He then focuses ad-hominem attacks on certain liberals to prove his point that they are un-American by embracing some of the lies and distortions about them that were made by conservative attack ads during earlier election cycles. So Jack Murtha (D, PA) earned three Purple Hearts from “self-inflicted surface scratches,” and John Kerry (D, MA) was called “unfit to command” by his “military band-of-brothers.” Actually, Murtha earned two Purple Hearts, not three, as well as a Bronze Star and a Cross of Gallantry, and his injuries were definitely not “self-inflicted.” Kerry, by the way, earned three Purple Hearts, a Silver Star and a Bronze Star.

After these and a few other examples, Williams makes this blanket statement: “The examples of un-American politicians are nearly endless today.” And so, if one were to believe him, one can understand how, three years later, Michelle Bachmann might ask for an investigation of her colleagues in Congress.  As was the case with Bachmann, Williams feels no remorse or need to apologize for his statements, false though they are. In fact, he takes pride in his (apparent) lack of education, “a dirt road scholar with a degree in BS from the school of hard knocks” who claims that “formal education seems a poor substitute for common sense.”

I would call this “pride in one’s ignorance,” and Williams’ attitude does get us closer to a real issue of how a segment of our citizenry 
defines being American. It has to do with not having too many advanced degrees, not being overly educated, not being an “elitist.” And the population segment that holds this attitude is pretty much limited to the conservative and Republican side of the American political spectrum.

Consider, for example, the regard given to the opinions of “Joe the Plumber,” as if he were a major thinker or Sarah Palin’s repeated embrace of “Joe Six-Packas the model American during our most recent Presidential campaign.   Less recently, many of us can remember Spiro Agnew’s rant at liberals in 1969 which was subsequently condensed to the three words, “effete intellectual snobs.” Going even further back in time, we are able to unearth this attitude in the mid-19th century nativist American Know Nothing movement, which originated in New York in 1843 as the American Republican Party.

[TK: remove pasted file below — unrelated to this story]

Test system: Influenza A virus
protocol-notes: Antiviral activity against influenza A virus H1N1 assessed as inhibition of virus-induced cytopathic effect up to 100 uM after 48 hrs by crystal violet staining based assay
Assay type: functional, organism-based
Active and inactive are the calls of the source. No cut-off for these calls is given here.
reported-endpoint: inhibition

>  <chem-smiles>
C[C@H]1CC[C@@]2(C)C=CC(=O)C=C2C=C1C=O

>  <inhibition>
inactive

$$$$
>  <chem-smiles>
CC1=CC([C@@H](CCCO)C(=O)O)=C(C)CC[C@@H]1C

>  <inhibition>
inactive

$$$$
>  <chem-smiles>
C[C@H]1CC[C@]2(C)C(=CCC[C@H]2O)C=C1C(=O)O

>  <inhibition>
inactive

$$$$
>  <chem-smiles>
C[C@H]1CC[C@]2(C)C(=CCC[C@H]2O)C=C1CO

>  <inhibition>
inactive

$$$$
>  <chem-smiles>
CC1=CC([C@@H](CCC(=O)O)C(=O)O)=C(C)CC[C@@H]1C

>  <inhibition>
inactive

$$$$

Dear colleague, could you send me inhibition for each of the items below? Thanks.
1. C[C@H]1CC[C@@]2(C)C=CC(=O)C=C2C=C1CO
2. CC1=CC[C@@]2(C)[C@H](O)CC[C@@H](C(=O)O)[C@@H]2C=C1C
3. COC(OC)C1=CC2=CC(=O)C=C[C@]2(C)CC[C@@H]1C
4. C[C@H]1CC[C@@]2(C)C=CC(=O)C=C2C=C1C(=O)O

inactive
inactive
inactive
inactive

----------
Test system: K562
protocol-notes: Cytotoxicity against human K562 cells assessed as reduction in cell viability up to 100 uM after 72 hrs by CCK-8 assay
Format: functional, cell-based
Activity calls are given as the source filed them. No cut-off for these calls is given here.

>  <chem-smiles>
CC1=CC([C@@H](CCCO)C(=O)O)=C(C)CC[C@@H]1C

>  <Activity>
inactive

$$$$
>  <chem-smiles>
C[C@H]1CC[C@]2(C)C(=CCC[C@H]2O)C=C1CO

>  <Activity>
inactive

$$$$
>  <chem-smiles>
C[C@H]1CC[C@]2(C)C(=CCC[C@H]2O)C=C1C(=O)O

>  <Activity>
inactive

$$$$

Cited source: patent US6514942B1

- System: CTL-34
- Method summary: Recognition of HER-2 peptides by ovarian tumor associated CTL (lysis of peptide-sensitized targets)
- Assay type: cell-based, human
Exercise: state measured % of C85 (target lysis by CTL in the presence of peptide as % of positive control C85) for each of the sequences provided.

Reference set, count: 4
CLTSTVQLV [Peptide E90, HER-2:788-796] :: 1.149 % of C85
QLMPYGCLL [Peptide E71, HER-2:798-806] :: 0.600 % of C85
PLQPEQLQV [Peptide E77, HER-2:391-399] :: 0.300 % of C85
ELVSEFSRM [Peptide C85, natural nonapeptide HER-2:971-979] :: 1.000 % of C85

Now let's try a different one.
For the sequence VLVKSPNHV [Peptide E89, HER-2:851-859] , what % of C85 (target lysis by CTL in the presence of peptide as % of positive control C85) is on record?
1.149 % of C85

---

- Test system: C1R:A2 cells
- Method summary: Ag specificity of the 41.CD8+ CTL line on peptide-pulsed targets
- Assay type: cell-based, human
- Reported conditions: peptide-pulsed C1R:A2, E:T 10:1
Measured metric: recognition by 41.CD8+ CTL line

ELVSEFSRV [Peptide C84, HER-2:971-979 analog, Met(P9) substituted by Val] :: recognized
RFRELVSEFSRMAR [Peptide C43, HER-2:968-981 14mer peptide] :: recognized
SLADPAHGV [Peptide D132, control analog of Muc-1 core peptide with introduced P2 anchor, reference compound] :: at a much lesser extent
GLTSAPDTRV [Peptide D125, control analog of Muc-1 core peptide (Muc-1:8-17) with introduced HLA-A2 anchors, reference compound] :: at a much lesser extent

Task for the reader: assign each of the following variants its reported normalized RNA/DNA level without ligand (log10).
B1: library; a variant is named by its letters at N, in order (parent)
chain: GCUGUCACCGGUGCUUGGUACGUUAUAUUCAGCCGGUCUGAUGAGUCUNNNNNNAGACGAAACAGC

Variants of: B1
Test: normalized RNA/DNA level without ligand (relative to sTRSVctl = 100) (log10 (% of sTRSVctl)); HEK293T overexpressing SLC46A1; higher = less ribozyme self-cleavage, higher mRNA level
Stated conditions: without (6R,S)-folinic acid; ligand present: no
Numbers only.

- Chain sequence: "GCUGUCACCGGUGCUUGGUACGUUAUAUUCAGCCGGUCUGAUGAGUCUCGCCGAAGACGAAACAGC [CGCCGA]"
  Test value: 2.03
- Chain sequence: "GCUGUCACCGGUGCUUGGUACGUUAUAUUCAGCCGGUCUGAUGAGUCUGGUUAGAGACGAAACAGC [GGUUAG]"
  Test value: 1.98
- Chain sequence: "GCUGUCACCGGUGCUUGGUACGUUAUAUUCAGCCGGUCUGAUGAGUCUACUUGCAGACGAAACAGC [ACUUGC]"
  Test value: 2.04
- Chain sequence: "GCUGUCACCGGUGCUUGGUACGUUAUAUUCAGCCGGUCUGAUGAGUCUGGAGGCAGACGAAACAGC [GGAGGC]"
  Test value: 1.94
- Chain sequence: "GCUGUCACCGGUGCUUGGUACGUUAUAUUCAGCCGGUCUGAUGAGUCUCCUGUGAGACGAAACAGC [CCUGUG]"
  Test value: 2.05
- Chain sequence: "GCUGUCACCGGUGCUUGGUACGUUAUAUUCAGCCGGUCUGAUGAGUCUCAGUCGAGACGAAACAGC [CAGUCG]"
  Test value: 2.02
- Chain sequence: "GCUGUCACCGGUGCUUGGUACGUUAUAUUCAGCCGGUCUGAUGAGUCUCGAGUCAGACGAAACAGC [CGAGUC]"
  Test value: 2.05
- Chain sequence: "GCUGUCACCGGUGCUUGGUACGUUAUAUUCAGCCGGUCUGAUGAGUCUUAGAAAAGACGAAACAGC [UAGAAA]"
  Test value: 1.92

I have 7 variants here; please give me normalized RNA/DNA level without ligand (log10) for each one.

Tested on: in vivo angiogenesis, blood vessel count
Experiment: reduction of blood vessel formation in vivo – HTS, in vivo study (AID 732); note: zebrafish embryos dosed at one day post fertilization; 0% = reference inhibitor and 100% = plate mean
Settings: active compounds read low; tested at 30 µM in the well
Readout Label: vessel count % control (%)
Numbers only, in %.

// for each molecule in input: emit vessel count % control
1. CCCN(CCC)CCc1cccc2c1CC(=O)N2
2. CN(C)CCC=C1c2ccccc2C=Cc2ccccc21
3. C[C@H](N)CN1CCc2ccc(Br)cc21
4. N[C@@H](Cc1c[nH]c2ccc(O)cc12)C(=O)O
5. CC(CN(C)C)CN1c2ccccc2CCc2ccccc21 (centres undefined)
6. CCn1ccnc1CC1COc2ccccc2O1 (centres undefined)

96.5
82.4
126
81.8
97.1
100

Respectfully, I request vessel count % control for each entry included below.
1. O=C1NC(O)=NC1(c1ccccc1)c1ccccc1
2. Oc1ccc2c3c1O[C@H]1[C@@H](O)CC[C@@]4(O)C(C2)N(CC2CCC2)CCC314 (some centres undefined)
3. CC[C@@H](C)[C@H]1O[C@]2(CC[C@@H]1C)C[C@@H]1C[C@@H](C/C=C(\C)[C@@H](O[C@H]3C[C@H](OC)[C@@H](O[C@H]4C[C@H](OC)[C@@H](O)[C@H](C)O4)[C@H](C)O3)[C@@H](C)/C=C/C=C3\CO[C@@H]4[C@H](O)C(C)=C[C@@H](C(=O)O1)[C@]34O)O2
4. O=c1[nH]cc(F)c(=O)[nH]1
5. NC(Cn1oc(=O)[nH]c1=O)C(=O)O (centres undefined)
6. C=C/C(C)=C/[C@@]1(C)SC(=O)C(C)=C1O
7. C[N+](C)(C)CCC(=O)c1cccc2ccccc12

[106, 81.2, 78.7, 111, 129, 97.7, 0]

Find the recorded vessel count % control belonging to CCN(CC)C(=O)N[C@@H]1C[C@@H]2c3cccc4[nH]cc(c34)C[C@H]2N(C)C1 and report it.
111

Example 5: Fox News as Accuser 

I’ll leave it to someone better equipped than I to make connections between the Know Nothings and contemporary Republicans, but the idea that anti-intellectualism is a desirable “American” quality is, unfortunately alive and well today, and it appears to have a long history. But, back to the present.

In February of 2010, Ryan Mason, demonstrated how Tucker Carlson of Fox completely (or purposefully) misinterpreted a report by the Intercollegiate Studies Institute which showed that those with higher degrees tend to have more liberal stances.
Mason even titled his article, Fox News: Being Liberal Is Un-American.” In the video, we hear Carlson state, in regard to higher education, “propaganda works,” while host Clayton Morris anxiously asks, “How do you fix this?” as if Universities actually were propaganda tanks (a case of Fox projecting its own behavior on other institutions?) and these needed to be cleaned up.



Example 6: Obama as the True “Un-American” 

As we might expect, the main target of the accusation of being “un-American” is Barack Obama, our first African American president.    Some accusations fall into the category of anti-intellectualism, as when Obama is castigated for pronouncing words such as Pakistan correctly.   Some accusations stem from the reflex to protect one’s own, even if in the wrong, as when Liz Cheney said that prosecuting members of the Bush administration for torturing prisoners was being “un-American,” or when
James Inhofe (R, OK) called a speech by Obama “un-American” because in it he called the Iraq war a “war of choice.”   Other accusations derive from the need to defend the Republican’s close alliance with business, as when Rand Paul (R, KY), appeared on Good Morning America last year and complained about Obama’s tough stance on the BP oil spill in the Gulf of Mexico with these words: “I think that sounds really un-American in his criticism of business.”    Still other accusers take on Obama’s cosmopolitanism--derived from his formative years when he attended local schools in Jakarta and his other travels abroad--as un-American; so Mike Huckabee (R, AK) noted last year that Obama “grew up more as a globalist than an American," which leads him to this non sequitur--"to deny American exceptionalism is in essence to deny the heart and soul of this nation."